Jury deliberations begin in Zaire Jackson’s murder trial

Defense attorney Steven Lember (left) and defendant Zaire Jackson listen to testimony at Jackson’s murder trial in Mercer County Superior Court. (GREGG SLABODA — The Trentonian)

Defense attorney Steven Lember (left) and defendant Zaire Jackson listen to testimony at Jackson’s murder trial in Mercer County Superior Court. (GREGG SLABODA — The Trentonian)

The fate of alleged killer Zaire Jackson hangs in the balance as a jury of his peers deliberates on whether he is guilty or not guilty of murder.

Jackson, 22, of Trenton, has been charged with murder, unlawful possession of a weapon and possession of a weapon for an unlawful purpose on allegations he knowingly procured a handgun without a permit and used it to kill an acquaintance who had disrespected him.

The victim of the slaying, 22-year-old Irvin “Swirv” Jackson, was shot in the head and killed in broad daylight at 1:59 p.m. Monday, April 9, 2012, on Moses Alley near North Hermitage Avenue in Trenton. Zaire Jackson, who was not related to the victim, was 17 years old when the murder occurred.

In the criminal trial, all 12 jurors must be unanimously and firmly convinced beyond a reasonable doubt of Jackson’s guilt on each charge to convict him on all counts. Likewise, all 12 jurors must unanimously have reasonable doubt about the defendant’s guilt to acquit him.

In closing arguments Tuesday morning, Jackson’s pool attorney Steven Lember asked the jurors to return a verdict of not guilty on all three counts, saying his client had no motive to murder the victim and that the state’s case is “full of holes” that introduce reasonable doubt into the equation.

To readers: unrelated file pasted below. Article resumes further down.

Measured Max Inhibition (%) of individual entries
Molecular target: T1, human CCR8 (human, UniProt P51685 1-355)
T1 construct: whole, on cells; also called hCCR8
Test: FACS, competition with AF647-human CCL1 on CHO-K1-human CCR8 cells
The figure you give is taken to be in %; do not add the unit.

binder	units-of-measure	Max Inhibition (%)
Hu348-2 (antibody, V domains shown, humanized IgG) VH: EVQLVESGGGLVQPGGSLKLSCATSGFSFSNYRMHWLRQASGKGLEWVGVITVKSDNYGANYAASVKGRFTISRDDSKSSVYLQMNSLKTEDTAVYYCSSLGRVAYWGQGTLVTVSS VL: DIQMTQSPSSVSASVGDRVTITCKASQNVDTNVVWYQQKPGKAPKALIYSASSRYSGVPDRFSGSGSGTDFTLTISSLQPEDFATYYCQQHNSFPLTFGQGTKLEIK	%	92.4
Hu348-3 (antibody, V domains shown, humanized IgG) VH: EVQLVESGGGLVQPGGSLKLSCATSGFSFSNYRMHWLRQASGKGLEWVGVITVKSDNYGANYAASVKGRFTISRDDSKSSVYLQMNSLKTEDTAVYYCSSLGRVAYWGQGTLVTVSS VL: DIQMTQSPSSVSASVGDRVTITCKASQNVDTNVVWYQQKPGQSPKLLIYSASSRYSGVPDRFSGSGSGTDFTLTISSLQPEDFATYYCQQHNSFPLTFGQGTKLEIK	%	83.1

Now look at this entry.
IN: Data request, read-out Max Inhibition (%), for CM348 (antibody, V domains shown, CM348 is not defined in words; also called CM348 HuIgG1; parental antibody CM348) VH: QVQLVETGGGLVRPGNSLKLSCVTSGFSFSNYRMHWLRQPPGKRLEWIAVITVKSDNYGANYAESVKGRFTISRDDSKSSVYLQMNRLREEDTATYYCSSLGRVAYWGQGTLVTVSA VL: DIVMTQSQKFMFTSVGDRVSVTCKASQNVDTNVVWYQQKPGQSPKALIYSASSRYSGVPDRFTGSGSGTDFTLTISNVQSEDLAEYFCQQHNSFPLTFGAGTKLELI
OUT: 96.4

Lember said the state has relied upon two “so-called eyewitnesses” in its prosecution of Jackson — testimony from criminal defendants Casey Corker and Robert Patterson — and said they are “two of the least reliable” witnesses who could ever be called to testify in a court of law.

“Both of them say initially they didn’t see the shooting,” Lember said of Corker and Patterson, adding both of them later changed their tune after they got arrested. Surveillance footage at the intersection of North Hermitage Avenue and Moses Alley “simply doesn’t support what these eyewitnesses say occurred,” Lember said of the two witnesses who had identified Jackson as the killer. “They made it up.”

“Reputation, respect and revenge: That is what this case is about,” Mercer County Assistant Prosecutor Skylar Weissman said in his closing arguments Tuesday.

Zaire Jackson, also known as “Cory” and “Philly,” had “dealt drugs to hustle,” Weissman said. “He had a reputation to uphold.”

Weissman said the defendant, days after the murder, told police in an interview that he was arguing with Irvin Jackson on Easter Sunday, April 8, 2012. The assistant prosecutor accused the defendant of being armed and “walking around with a weapon” on that “holiday day.”

Later that day inside a city home, a man known as “Techs” placed a gun to Zaire Jackson’s head, and Jackson believed Irvin Jackson was responsible for Techs being at the house, Weissman said.

Then when Zaire Jackson was relaxing inside another Trenton house that was shot up later that evening — a shooting that almost struck him in the eye — the defendant believed Irvin Jackson was one of the individuals responsible for that shooting, Weismann said.

“This is all about respect, all about reputation,” he said. “He has to show he’s this tough guy, that he makes money.”

Following an eventful Easter Sunday, cellphone records show Zaire Jackson’s mobile device went “silent” from 12:30 p.m. to 2:03 p.m. on Monday, April 9, 2012, and further show he fled into Bucks County, Pennsylvania, following the 1:59 p.m. slaying, Weissman said, adding, “Phone records don’t lie, ladies and gentlemen.”

The jurors began deliberating Tuesday afternoon following closing arguments and jury instructions. The jurors, however, did not reach a verdict on Tuesday, prompting Superior Court Judge Andrew Smithson to dismiss the jurors for the day and instruct them to continue their backroom deliberations at 9 a.m. Wednesday.

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